Hong Kong citizens should work hard to protect our worsening environment and produce less waste.
Rita Leung, Sau Mau Ping
We can all help to fight pollution
Hong Kong is one of the most polluted places in the world. Exhaust fumes from vehicles pollute our air. I wonder if motorists think about this when they get in their cars. We should all feel guilty about the quantities of greenhouse gas we produce. Most motorists still do not drive a more environmentally friendly hybrid car.
They should appreciate that, when they drive, they are putting more pressure on the atmosphere. If more of us used public transport, we could help slow global warming.
Those of us who have balconies could also grow more plants, which is good for the environment, and we should all play our part in recycling. There are simple things we can do at home, such as writing on both sides of the paper. If you are already doing these things, you should encourage other people to follow suit. For the sake of future generations, we all need to work together to solve this rising problem with pollution.
We cannot rely solely on the government to introduce initiatives.
Jenora Vaswani, The Peak
Give HK more green spaces
New buildings with new designs are always being constructed in Hong Kong.
However, what I would like to see us also developing are green areas.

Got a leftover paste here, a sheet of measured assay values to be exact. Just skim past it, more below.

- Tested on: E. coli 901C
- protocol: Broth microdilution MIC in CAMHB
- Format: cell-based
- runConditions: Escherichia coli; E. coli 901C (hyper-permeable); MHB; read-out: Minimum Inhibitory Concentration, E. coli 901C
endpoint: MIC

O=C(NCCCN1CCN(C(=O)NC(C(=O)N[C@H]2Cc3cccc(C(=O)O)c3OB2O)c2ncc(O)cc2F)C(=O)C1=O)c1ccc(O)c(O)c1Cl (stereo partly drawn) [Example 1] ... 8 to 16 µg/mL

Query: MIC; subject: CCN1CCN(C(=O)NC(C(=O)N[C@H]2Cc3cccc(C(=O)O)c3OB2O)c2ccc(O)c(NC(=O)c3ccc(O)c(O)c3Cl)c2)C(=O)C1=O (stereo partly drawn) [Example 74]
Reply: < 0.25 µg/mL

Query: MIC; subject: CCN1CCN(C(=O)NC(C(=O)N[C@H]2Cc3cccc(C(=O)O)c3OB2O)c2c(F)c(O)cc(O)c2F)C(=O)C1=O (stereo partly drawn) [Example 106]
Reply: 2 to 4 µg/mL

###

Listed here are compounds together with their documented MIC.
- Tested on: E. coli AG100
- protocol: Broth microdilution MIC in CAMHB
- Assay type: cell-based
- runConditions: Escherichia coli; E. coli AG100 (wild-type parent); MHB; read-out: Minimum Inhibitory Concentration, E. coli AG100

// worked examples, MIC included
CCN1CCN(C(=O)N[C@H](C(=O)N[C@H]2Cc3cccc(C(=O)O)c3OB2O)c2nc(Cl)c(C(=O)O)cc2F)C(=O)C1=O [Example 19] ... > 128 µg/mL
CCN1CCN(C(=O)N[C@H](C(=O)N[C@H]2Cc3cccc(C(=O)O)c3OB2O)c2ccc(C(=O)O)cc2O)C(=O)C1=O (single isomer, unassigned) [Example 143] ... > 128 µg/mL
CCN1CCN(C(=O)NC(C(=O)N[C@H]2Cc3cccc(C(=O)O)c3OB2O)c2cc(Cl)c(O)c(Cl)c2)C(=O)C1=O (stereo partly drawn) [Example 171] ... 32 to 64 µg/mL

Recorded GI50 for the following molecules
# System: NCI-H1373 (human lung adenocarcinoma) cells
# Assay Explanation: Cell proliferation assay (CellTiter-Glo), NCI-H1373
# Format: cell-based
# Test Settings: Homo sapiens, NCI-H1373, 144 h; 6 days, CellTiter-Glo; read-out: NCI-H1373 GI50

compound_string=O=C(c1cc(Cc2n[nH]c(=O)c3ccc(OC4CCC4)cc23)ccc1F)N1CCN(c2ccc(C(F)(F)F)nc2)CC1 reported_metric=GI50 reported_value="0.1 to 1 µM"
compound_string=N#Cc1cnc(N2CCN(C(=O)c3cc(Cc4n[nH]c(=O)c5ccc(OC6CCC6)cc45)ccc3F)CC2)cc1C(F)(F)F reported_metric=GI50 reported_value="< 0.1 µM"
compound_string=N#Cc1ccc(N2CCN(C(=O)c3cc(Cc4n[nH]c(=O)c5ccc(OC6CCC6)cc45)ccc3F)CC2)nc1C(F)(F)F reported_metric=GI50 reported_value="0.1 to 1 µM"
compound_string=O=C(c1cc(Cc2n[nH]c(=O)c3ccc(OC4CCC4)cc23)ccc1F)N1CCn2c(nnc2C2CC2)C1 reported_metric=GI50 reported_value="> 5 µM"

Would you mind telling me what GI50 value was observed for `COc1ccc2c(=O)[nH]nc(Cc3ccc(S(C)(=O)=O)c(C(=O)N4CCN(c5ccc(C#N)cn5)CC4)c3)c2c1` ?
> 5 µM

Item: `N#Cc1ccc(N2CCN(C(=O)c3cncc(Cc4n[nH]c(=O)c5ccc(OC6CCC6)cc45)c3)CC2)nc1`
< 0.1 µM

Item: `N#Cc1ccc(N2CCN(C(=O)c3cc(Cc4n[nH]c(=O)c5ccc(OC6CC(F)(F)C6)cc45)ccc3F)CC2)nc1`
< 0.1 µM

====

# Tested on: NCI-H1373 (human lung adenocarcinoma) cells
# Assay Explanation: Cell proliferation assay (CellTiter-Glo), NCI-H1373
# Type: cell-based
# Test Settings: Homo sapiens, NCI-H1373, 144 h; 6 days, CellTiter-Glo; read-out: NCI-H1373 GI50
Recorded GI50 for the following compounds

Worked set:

The city is so densely populated and as more apartments and shopping malls go up, this contributes to greenhouse gas emissions.
I think when a decision is made to demolish an old building, because it no longer serves its purpose and is environmentally-unfriendly, whatever replaces it, some provision should be made for a space where greenery could be planted.
Also when they are erecting a new building, they should get advice from the appropriate scientists and look at ways to make the structure energy-efficient.
Rachel Wang, The Peak
Officials have done fair job
The death from flu, of a three-year-old girl at Tuen Mun Hospital, was a tragic incident.
The flu problem this year deteriorated quite quickly and raised concerns among Hong Kong people.
However, up until this tragic death, health officials had been taking measures, such as, for example, sending staff to schools to vaccinate people and educating people about what precautions they should take.
Although I would not say the administration was as well prepared as it should have been, I think officials have done a fairly good job during this flu season.
There will always be unforeseen incidents with something like this.
The government has reacted rather slowly to this medical problem, but at least it has made the effort to help people ('Lesson from Sars outbreak 'not learned'', March 7).
There are many considerations to take into account with something like this and I think the government was right not to implement new infection controls immediately after the girl's death.
While it is right that the health authorities should be criticised when this is appropriate, the relevant health staff deserve praise when it is due and when they are making the effort to deal with the flu problems.
Becky Chan, Sau Mau Ping
We would like to thank Henry Parwani for the valuable comments in his letter ('Hotels ripping off tourists', March 3).
We will reflect his concerns [regarding local phone charges for hotel guests] to the Hong Kong Hotels Association and Federation of Hong Kong Hotel Owners.
Anthony Lau, executive director, Hong Kong Tourism Board